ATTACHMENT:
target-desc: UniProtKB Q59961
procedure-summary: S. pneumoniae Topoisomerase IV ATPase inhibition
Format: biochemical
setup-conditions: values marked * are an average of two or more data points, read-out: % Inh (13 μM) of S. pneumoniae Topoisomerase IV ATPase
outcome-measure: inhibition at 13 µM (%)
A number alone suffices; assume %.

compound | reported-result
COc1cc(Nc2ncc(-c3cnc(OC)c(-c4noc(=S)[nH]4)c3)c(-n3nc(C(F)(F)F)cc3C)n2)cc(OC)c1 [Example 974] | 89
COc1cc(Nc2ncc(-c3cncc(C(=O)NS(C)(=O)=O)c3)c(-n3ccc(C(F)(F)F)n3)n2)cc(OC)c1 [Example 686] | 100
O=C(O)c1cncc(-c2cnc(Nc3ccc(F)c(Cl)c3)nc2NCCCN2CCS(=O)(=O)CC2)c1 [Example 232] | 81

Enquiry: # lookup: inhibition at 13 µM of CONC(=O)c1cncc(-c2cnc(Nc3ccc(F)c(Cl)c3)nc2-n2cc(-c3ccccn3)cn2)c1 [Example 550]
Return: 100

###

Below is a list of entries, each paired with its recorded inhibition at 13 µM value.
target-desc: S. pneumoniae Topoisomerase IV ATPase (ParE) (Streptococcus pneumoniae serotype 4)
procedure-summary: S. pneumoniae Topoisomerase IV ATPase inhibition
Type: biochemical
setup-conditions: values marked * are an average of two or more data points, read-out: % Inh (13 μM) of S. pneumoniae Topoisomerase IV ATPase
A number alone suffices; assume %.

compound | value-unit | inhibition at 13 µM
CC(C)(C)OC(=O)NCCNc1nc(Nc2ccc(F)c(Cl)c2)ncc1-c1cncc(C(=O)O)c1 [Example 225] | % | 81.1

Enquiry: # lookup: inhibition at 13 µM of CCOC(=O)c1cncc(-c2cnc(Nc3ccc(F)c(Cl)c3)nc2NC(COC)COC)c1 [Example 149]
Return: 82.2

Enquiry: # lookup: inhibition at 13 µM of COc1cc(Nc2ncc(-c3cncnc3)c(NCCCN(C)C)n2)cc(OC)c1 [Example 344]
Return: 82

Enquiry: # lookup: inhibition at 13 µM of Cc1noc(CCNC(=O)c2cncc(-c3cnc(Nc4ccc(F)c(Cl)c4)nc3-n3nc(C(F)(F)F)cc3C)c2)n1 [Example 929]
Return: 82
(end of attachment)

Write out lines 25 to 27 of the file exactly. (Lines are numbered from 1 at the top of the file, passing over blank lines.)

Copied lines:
Return: 82

Enquiry: # lookup: inhibition at 13 µM of Cc1noc(CCNC(=O)c2cncc(-c3cnc(Nc4ccc(F)c(Cl)c4)nc3-n3nc(C(F)(F)F)cc3C)c2)n1 [Example 929]
Return: 82